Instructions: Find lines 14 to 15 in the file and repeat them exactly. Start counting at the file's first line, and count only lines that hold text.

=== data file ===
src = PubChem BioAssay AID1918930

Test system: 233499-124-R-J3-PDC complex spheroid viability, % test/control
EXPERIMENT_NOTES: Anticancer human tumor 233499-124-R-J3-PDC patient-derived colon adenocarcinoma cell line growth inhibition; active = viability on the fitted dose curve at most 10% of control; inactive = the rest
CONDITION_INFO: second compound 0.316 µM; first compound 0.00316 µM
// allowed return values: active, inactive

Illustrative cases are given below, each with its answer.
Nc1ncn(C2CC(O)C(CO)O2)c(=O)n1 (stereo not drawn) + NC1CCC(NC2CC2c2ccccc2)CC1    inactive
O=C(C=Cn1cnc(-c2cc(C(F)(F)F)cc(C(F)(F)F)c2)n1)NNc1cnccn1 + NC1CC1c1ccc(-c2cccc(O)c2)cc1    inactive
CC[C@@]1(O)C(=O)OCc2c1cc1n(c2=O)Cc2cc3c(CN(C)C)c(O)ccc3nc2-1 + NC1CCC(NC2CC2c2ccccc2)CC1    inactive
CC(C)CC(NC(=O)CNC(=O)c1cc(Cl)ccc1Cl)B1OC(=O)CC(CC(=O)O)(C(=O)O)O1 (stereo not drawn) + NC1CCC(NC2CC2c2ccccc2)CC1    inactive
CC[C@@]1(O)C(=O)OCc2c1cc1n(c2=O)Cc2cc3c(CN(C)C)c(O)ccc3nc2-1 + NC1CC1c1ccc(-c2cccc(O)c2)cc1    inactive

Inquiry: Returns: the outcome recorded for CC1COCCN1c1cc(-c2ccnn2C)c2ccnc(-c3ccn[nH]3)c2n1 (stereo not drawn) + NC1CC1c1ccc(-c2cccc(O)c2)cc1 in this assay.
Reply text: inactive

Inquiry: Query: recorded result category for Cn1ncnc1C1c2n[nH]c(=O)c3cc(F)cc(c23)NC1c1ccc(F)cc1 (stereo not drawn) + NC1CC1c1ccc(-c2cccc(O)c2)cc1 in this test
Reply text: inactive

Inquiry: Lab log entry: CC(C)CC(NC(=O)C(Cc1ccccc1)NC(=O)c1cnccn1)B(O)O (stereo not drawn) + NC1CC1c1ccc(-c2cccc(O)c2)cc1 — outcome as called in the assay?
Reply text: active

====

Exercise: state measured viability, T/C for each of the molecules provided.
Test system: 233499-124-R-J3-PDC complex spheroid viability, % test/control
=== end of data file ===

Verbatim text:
Inquiry: Query: recorded result category for Cn1ncnc1C1c2n[nH]c(=O)c3cc(F)cc(c23)NC1c1ccc(F)cc1 (stereo not drawn) + NC1CC1c1ccc(-c2cccc(O)c2)cc1 in this test
Reply text: inactive